The Telegraph
 
 
ARCHIVES
Since 1st March, 1999
 
THE TELEGRAPH
 
 
Email This Page
Life term in pace-setting rape case

New Delhi, Jan. 17: A Delhi court today sentenced to life imprisonment the prime accused and his accomplice in the gangrape of a medical student after a rare in-camera trial that delivered quick justice.

Just over two years ago, Rahul and Amit had accosted the fourth year student of Maulana Azad Medical College when she was crossing the road in front of her college with a knife and raped her in the middle of the day on the terrace of a Mughal period gate on a busy central Delhi thoroughfare.

'(The) convicts have been held guilty of committing gangrape on an unmarried helpless girl who was a medical student. Such act of bestiality deserves stringent punishment. They do not deserve any mercy and have to be given exemplary punishment so that it acts as a deterrent to others also,' additional district and sessions judge Chander Shekhar said.

The court held an in-camera trial where the public is not allowed, an example that lawyers and women's organisations held up as a model for legal proceedings in a rape case in which victims are often intimidated by the fear of publicity.

The judge awarded the maximum punishment of life imprisonment and two additional sentences ' of seven and two years each ' but these would run concurrently. He also slapped a fine of Rs 18,000 on Rahul and Rs 17,000 on Amit.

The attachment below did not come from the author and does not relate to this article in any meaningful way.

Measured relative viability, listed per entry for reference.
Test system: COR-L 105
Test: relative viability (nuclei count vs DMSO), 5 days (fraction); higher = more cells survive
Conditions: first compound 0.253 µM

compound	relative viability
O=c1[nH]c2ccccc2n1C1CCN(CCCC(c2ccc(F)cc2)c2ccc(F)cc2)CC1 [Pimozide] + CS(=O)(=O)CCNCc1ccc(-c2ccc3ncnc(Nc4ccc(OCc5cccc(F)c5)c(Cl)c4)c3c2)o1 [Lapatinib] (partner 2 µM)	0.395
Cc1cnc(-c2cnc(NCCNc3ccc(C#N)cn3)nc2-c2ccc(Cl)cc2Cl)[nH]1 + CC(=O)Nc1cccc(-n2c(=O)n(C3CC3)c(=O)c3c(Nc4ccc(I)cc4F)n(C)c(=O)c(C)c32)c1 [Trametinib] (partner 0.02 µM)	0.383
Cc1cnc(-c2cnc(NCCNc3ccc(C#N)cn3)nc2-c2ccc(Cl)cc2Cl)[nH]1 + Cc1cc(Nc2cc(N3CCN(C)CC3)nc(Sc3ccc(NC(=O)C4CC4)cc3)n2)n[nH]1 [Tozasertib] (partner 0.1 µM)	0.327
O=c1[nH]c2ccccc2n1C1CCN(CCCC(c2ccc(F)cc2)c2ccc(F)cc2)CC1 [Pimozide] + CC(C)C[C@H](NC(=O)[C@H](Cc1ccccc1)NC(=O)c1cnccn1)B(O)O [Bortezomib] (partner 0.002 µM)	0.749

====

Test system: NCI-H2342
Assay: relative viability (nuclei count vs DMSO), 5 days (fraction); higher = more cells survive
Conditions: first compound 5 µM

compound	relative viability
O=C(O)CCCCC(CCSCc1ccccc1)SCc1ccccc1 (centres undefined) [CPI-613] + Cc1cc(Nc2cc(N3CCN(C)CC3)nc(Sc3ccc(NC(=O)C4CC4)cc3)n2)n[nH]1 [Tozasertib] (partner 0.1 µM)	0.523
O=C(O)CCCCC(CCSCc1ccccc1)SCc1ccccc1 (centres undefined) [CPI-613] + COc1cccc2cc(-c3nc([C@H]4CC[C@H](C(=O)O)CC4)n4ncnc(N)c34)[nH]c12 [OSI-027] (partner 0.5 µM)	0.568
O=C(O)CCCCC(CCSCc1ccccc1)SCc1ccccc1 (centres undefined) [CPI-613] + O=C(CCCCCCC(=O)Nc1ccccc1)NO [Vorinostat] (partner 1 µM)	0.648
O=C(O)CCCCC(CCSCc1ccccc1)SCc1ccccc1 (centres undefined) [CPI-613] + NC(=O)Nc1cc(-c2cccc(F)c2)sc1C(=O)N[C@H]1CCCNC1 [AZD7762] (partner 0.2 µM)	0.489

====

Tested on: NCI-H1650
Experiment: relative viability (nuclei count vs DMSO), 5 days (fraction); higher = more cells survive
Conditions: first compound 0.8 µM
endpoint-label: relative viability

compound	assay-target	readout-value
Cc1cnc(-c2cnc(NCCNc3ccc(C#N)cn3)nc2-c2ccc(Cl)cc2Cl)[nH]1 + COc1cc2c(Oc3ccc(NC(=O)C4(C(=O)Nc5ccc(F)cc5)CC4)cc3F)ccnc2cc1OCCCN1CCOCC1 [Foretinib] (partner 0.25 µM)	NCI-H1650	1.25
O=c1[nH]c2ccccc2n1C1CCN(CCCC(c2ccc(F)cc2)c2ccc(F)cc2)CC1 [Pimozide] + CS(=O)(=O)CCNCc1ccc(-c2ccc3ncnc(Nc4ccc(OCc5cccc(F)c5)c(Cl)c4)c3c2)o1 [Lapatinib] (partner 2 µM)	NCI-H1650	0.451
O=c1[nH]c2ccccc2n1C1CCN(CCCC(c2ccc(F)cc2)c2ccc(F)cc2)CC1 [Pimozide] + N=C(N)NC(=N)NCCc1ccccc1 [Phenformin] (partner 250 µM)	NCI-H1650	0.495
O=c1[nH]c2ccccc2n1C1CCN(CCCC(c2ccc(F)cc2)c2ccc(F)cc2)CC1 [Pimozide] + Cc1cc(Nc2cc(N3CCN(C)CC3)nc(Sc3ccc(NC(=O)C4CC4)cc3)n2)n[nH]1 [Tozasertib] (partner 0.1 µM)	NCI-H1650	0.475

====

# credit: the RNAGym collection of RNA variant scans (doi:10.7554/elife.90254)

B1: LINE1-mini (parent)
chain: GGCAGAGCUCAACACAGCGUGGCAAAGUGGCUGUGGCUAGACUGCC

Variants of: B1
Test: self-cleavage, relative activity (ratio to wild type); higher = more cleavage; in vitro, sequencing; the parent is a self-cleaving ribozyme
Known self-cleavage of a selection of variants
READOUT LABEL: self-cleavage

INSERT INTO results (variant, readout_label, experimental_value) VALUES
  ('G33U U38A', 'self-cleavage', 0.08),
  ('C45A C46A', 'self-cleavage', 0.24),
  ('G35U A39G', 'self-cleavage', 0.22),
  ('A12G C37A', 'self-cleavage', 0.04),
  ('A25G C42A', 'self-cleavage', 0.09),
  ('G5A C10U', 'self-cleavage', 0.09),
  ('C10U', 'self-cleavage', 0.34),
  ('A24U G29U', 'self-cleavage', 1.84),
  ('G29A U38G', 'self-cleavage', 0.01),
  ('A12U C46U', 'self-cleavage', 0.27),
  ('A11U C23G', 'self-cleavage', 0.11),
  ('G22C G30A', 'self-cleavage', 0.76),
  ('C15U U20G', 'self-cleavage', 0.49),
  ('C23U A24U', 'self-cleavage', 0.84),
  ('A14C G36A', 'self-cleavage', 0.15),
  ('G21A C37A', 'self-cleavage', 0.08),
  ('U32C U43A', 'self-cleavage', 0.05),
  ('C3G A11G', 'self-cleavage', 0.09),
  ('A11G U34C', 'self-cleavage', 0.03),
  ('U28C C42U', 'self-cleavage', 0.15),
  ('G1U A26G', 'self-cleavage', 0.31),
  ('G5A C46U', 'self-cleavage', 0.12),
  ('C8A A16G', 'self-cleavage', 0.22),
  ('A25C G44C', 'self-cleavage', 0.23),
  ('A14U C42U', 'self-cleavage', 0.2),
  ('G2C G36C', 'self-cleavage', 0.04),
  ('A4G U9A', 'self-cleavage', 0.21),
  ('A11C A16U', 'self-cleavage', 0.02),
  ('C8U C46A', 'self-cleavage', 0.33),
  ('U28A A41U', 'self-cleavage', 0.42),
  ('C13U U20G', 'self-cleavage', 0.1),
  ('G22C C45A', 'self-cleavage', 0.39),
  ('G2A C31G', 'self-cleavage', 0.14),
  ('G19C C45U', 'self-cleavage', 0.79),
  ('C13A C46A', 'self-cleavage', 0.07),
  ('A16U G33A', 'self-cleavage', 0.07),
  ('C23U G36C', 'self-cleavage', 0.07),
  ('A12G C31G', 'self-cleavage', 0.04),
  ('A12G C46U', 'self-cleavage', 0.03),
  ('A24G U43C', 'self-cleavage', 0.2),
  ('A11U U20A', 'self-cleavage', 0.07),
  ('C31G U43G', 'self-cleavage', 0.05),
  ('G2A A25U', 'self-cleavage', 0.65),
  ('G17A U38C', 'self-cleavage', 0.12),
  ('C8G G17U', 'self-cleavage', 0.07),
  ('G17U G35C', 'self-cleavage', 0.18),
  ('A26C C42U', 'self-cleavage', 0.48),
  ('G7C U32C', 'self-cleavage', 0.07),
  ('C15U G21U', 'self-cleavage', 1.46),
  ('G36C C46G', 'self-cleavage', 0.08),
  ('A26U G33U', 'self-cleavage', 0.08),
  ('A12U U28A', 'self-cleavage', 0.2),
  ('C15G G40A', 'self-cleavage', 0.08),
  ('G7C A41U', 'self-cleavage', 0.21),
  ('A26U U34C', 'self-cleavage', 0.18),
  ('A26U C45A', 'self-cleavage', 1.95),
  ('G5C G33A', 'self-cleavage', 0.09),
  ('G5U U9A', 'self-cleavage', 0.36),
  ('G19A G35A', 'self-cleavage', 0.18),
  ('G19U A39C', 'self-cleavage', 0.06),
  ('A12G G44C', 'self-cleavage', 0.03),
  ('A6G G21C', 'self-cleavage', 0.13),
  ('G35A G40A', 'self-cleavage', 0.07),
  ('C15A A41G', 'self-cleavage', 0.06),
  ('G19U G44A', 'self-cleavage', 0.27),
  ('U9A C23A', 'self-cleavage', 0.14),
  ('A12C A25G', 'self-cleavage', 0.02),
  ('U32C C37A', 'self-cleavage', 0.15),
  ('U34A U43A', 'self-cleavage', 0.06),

In awarding life sentence, Shekhar cited a Supreme Court judgment that 'public abhorrence of the crime needs a reflection through the court's verdict in the measure of punishment'.

He rejected the defence argument for a reduced sentence on the ground that this was a first offence, saying: 'Murder destroys the physical frame of the victim. But a rapist degrades the soul of a helpless female, in consequence whereupon the victim suffers and dies everyday.'

The rape at Khooni Darwaza on Bahadur Shah Zafar Marg on November 15, 2002, had shaken Delhi.

Senior Supreme Court lawyer Indira Jaising said it was rare for such cases to be decided so quickly. 'There is so much of criticism about the judiciary not functioning. But this time they have actually proven themselves by giving a quick verdict.'

Some 35 witnesses testified in the case, none of them turning hostile. The police worked with the victim, providing counselling to convince her to come forward and testify. Initially reluctant to lodge a complaint, the victim went to the Indra Prastha Estate police station and identified the accused. Rahul was arrested on November 22 based on the girl's lead that the rapist bore a tattoo, 'Rahul', on his forearm.

The defence counsel had argued that Rahul was a minor. However, the police conducted a bone ossification test to prove that the accused was aged between 19 and 22. Rahul, also known as Budh Prakash, is the son of a municipal employee.

Keerti Singh, also a Supreme Court lawyer and a member of the All India Democratic Women's Association legal cell, pointed out that 'no bigwigs were involved' in the case.

'This case should be taken as a precedent because in cases like rape, it is better that they are decided quickly. If it takes too long, most of the time the cases are non-conclusive. It should set an example.'

Singh pressed for rape trials to be held in a situation where the victim does not have to confront the accused. 'When she has to come in front of the rapist, she is intimidated. We should have a trial process that is non-intimidatory. We should explore all methods, whether it is videoconferencing or simpler methods like putting a screen between the victim and the accused.'

Top
Email This Page